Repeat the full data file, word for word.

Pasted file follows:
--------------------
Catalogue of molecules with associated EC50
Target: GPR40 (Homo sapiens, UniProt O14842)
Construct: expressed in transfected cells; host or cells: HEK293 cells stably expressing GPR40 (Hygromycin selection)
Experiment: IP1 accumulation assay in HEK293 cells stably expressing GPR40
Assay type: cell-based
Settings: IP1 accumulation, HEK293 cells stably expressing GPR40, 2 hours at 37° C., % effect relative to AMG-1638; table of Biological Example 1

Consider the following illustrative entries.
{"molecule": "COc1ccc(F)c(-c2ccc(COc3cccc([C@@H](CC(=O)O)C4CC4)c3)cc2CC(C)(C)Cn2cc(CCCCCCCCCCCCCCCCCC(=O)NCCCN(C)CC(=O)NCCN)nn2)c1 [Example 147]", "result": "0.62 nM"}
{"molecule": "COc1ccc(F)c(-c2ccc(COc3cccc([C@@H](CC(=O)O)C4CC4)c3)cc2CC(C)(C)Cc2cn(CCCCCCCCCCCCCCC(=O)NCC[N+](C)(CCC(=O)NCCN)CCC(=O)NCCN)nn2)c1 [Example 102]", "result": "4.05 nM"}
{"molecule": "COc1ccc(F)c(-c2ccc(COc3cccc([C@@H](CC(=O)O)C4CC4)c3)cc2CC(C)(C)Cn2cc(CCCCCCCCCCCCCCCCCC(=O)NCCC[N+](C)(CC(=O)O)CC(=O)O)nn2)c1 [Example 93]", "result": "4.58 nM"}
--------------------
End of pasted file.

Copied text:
Catalogue of molecules with associated EC50
Target: GPR40 (Homo sapiens, UniProt O14842)
Construct: expressed in transfected cells; host or cells: HEK293 cells stably expressing GPR40 (Hygromycin selection)
Experiment: IP1 accumulation assay in HEK293 cells stably expressing GPR40
Assay type: cell-based
Settings: IP1 accumulation, HEK293 cells stably expressing GPR40, 2 hours at 37° C., % effect relative to AMG-1638; table of Biological Example 1

Consider the following illustrative entries.
{"molecule": "COc1ccc(F)c(-c2ccc(COc3cccc([C@@H](CC(=O)O)C4CC4)c3)cc2CC(C)(C)Cn2cc(CCCCCCCCCCCCCCCCCC(=O)NCCCN(C)CC(=O)NCCN)nn2)c1 [Example 147]", "result": "0.62 nM"}
{"molecule": "COc1ccc(F)c(-c2ccc(COc3cccc([C@@H](CC(=O)O)C4CC4)c3)cc2CC(C)(C)Cc2cn(CCCCCCCCCCCCCCC(=O)NCC[N+](C)(CCC(=O)NCCN)CCC(=O)NCCN)nn2)c1 [Example 102]", "result": "4.05 nM"}
{"molecule": "COc1ccc(F)c(-c2ccc(COc3cccc([C@@H](CC(=O)O)C4CC4)c3)cc2CC(C)(C)Cn2cc(CCCCCCCCCCCCCCCCCC(=O)NCCC[N+](C)(CC(=O)O)CC(=O)O)nn2)c1 [Example 93]", "result": "4.58 nM"}